photos). Each company chooses the best way to structure its API for its
particular situation, guided by existing industry best practices.

Start with an Architectural Style
When discussing APIs, you might hear talk of “soap” and “rest” and
wonder whether the software developers are doing work or planning a
vacation. The truth is that these are the names of the two most
common architectures for web-based APIs. SOAP (formerly an acronym
2) is an XML-based design that has standardized structures for requests
and responses. REST, which stands for Representational State Transfer,
is a more open approach, providing lots of conventions, but leaving
many decisions to the person designing the API.
Throughout this course, you may have noticed we’ve had an inclination
for REST APIs. The preference is largely due to REST’s incredible rate of
adoption 3. This is not to say that SOAP is evil; it has its strong points 4.
However, the focus of our discussion will stay on REST as this will likely
be the kind of API you encounter. In the remaining sections, we walk
through the components that make up a REST API.

Our First Resource
Back in Chapter 2, we talked a little bit about resources. Recall that
resources are the nouns of APIs (customers and pizzas). These are the
things we want the world to be able to interact with through our API.
To get a feel for how a company would design an API, let’s try our hand
at it with our pizza parlor. We’ll start by adding the ability to order a
For the client to be able to talk pizzas with us, we need to do several


Decide what resource(s) need to be available.


Assign URLs to those resources.


Decide what actions the client should be allowed to perform on
those resources.


Figure out what pieces of data are required for each action and
what format they should be in.

Picking resources can be a difficult first task. One way to approach the
problem is to step through what a typical interaction involves. For our
pizza parlor, we probably have a menu. On that menu are pizzas. When
a customer wants us to make one of the pizzas for them, they place an
order. In this context, menu, pizza, customer, and order all sound like
good candidates for resources. Let’s start with order.
The next step is assigning URLs to the resource. There are lots of
possibilities, but luckily REST conventions give some guidance. In a
typical REST API, a resource will have two URL patterns assigned to it.
The first is the plural of the resource name, like /orders. The second is
the plural of the resource name plus a unique identifier to specify a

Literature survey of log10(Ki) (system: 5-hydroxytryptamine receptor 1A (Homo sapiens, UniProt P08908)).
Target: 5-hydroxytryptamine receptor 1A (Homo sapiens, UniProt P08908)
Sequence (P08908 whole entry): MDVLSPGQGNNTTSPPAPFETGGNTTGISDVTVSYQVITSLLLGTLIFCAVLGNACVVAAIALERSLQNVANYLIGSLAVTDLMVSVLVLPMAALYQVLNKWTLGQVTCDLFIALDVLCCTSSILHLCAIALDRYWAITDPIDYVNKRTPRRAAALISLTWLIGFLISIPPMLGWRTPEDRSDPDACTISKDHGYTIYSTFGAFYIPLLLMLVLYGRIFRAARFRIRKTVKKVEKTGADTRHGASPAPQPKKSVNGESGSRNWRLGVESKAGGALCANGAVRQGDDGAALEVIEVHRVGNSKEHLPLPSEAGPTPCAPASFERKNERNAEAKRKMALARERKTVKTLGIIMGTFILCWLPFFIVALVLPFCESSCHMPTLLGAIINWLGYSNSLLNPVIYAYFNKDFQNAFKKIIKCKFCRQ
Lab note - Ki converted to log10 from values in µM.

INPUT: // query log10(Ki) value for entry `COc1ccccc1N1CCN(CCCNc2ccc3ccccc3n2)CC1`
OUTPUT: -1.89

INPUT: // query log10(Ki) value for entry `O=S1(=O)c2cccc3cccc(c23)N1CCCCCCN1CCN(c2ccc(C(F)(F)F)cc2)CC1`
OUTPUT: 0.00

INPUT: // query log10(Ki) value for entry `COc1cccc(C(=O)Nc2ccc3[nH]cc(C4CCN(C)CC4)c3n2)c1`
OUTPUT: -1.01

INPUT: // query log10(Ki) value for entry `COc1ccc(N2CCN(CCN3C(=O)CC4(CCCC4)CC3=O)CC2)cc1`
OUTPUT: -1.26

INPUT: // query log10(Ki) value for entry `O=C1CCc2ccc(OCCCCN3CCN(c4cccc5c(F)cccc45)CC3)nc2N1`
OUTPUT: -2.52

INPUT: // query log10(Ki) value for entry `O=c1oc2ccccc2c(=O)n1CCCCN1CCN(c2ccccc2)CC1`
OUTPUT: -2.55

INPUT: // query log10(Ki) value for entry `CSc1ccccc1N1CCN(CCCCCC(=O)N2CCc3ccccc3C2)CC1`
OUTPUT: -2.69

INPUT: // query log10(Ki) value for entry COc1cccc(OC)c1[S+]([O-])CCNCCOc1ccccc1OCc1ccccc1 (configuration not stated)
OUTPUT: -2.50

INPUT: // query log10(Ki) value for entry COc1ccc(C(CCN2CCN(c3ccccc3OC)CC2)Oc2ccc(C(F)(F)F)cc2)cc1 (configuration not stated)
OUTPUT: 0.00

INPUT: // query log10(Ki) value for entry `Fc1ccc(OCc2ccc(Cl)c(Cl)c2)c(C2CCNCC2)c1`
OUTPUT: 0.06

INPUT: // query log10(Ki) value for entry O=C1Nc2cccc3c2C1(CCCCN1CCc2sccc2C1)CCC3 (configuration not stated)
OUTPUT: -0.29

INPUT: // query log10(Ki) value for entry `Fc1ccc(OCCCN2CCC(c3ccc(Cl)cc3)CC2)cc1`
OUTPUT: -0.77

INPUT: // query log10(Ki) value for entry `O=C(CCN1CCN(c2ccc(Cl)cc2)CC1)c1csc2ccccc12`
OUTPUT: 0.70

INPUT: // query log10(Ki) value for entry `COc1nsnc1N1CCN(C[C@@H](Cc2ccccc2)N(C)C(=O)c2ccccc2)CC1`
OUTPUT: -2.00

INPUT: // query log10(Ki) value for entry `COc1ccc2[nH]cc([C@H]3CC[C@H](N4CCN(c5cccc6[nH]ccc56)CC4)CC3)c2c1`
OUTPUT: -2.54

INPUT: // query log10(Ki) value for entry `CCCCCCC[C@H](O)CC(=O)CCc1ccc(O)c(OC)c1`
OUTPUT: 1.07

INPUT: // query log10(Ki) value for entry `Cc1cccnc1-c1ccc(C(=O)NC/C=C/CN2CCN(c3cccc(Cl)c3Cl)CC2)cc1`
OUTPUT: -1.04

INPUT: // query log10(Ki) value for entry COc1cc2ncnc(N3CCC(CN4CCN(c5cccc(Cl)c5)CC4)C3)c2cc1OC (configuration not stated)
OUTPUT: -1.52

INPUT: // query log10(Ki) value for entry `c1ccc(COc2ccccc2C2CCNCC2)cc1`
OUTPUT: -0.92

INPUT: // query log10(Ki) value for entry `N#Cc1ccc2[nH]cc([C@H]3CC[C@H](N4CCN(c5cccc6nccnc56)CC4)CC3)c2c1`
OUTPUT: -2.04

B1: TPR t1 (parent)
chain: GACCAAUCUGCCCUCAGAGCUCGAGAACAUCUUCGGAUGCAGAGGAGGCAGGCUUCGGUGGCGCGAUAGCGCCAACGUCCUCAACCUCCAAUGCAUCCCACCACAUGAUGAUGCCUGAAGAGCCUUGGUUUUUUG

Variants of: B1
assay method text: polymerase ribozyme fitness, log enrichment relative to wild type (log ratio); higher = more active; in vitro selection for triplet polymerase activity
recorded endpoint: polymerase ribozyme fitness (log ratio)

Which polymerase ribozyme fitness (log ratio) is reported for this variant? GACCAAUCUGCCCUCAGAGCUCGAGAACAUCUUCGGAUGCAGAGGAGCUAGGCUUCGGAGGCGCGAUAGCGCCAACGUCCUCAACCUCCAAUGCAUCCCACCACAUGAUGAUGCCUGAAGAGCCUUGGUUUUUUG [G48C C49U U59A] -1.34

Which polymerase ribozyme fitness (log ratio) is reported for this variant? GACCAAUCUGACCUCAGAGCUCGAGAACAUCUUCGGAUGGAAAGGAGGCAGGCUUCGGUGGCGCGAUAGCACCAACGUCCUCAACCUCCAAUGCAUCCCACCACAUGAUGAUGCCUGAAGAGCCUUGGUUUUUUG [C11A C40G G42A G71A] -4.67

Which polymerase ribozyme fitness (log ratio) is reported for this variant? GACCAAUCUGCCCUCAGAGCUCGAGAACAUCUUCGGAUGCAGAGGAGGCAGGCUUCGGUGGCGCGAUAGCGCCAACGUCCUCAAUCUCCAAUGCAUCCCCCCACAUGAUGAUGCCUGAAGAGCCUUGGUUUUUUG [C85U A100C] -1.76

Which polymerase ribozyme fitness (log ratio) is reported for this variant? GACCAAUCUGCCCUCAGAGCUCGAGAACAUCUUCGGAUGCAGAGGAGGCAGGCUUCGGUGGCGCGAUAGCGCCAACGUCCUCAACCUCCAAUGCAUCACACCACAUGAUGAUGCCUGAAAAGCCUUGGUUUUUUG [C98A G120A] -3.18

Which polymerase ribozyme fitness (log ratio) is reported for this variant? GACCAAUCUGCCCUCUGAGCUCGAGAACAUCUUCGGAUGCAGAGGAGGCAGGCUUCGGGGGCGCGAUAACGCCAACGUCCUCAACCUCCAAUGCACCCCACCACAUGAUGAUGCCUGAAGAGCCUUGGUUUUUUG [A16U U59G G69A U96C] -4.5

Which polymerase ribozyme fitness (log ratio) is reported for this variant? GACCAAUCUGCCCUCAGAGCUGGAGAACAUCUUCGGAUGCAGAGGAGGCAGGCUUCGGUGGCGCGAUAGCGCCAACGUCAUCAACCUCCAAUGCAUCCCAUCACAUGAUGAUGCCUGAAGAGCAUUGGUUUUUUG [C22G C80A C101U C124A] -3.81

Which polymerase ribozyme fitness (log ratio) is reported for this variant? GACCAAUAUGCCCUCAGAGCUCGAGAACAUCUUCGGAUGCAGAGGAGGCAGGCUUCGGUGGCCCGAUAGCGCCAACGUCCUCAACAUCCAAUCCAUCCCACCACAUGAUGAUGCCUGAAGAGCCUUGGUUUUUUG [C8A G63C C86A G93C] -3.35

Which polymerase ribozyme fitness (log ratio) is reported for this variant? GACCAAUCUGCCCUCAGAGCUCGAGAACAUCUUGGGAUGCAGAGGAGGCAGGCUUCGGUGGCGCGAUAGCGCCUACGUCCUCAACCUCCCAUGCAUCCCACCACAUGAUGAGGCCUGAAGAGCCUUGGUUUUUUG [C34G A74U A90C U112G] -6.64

single resource, like /orders/<order_id>, where <order_id> is the
unique identifier for an order. These two URL patterns make up the first
endpoints that our API will support. These are called endpoints simply
because they go at the end of the URL, as in http://example.com/
Now that we picked our resource and assigned it URLs, we need to
decide what actions the client can perform. Following REST
conventions, we say that the plural endpoint (/orders) is for listing
existing orders and creating new ones. The plural with a unique
identifier endpoint (/orders/<order_id>), is for retrieving, updating, or
cancelling a specific order. The client tells the server which action to
perform by passing the appropriate HTTP verb (GET, POST, PUT or
DELETE) in the request.

Altogether, our API now looks like this:
HTTP verb





List existing orders



Place a new order



Get details for order #1



Get details for order #2



Update order #1



Cancel order #1

With the actions for our order endpoints fleshed out, the final step is to
decide what data needs to be exchanged between the client and the
server. Borrowing from our pizza parlor example in Chapter 3, we can
say that an order needs a crust and toppings. We also need to select a
data format that the client and server can use to pass this information
back and forth. XML and JSON are both good choices, but for readability
sake, we’ll go with JSON.
At this point, you should pat yourself on the back; we have designed a
functional API! Here is what an interaction between the client and
server might look like using this API:

Figure 1. Example interaction between the client and server using our API.

Linking Resources Together
Our pizza parlor API is looking sharp. Orders are coming in like never
before. Business is so good in fact, we decide we want to start tracking
orders by customer to gauge loyalty. An easy way to do this is to add a
new customer resource.
Just like with orders, our customer resource needs some endpoints.
Following convention, /customers and /customers/<id> fit nicely. We’ll
skip the details, but let’s say we decide which actions make sense for